This is a how-to-write book. Despite the clever disguise as a geeky academic textbook complete with bibliography and footnotes -- and the disguise is so thorough that it actually is a geeky academic textbook complete with bibliography and footnotes.
Anyway, it's about how writers actually do get readers to view the characters and circumstances the way they want them to. How we maintain interest in the story. Whether some demands about novels really don't make sense as shown by the way that many novel rely on the "faults" to work. He touches on techniques from commentary from omniscient narrators to judicious adjectives and discusses how techniques -- even the modern, popular ones -- have their limitations as well as their uses.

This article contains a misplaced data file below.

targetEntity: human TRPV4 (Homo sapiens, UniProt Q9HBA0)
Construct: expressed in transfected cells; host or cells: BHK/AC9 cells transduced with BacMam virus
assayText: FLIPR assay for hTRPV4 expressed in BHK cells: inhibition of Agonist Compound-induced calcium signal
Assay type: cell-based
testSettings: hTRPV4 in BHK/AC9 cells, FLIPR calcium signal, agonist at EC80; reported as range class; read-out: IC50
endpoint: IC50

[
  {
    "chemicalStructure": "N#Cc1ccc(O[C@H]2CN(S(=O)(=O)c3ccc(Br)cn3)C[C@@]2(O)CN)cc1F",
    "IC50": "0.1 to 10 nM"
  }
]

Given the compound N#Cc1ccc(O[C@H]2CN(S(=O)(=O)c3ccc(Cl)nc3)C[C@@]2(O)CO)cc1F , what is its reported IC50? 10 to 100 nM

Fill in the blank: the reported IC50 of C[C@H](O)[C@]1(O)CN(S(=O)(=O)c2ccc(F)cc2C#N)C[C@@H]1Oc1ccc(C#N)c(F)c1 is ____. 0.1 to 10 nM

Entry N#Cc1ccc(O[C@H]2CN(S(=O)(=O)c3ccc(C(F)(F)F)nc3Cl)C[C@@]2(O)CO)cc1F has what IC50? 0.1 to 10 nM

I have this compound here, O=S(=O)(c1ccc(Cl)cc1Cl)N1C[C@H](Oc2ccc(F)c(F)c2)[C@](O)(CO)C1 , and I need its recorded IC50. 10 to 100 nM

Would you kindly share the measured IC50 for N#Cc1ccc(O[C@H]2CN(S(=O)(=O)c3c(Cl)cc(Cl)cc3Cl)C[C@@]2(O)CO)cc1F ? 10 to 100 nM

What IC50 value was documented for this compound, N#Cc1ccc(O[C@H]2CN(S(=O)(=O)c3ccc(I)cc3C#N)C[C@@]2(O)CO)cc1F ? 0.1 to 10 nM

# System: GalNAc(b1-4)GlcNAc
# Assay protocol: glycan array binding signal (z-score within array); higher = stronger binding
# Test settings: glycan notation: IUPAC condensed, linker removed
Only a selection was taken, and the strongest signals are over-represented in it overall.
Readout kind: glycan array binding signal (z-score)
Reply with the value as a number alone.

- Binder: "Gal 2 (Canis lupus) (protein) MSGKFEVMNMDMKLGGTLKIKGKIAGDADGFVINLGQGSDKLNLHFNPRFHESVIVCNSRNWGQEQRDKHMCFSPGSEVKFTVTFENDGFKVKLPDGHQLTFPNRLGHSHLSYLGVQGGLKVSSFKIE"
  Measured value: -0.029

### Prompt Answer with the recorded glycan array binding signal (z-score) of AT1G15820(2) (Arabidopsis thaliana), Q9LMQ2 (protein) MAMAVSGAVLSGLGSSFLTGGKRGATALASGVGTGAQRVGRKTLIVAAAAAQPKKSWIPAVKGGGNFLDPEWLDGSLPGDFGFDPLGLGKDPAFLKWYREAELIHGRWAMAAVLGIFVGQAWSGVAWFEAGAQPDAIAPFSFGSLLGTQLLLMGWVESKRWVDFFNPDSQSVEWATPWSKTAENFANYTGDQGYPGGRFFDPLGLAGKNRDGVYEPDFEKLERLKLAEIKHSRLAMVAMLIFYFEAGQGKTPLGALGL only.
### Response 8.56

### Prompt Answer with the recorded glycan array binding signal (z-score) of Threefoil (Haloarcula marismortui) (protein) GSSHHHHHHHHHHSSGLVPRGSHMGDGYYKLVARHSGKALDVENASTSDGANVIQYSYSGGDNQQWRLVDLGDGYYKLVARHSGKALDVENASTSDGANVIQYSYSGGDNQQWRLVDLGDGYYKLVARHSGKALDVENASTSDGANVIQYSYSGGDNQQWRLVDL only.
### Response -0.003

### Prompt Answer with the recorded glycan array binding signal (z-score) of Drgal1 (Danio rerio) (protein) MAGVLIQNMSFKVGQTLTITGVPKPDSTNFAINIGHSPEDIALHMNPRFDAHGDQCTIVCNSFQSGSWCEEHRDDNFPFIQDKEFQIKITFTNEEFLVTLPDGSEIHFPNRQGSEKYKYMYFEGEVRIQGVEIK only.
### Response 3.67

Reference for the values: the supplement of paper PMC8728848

He even makes sense when talking about how writers write. Most literary critics who aren't fiction writers on the side talk about how writers write and reveal that they will never, ever, ever manage to write fiction.
In his afterword (to the second edition) he says he once had a lively discussion with a class of fourth graders on the rhetoric of fiction. Which is to say that he asked, "How do you tell the good guys from the bad guys?" and they were off. This treats the matter in somewhat more complex manner -- but it touches on that, too.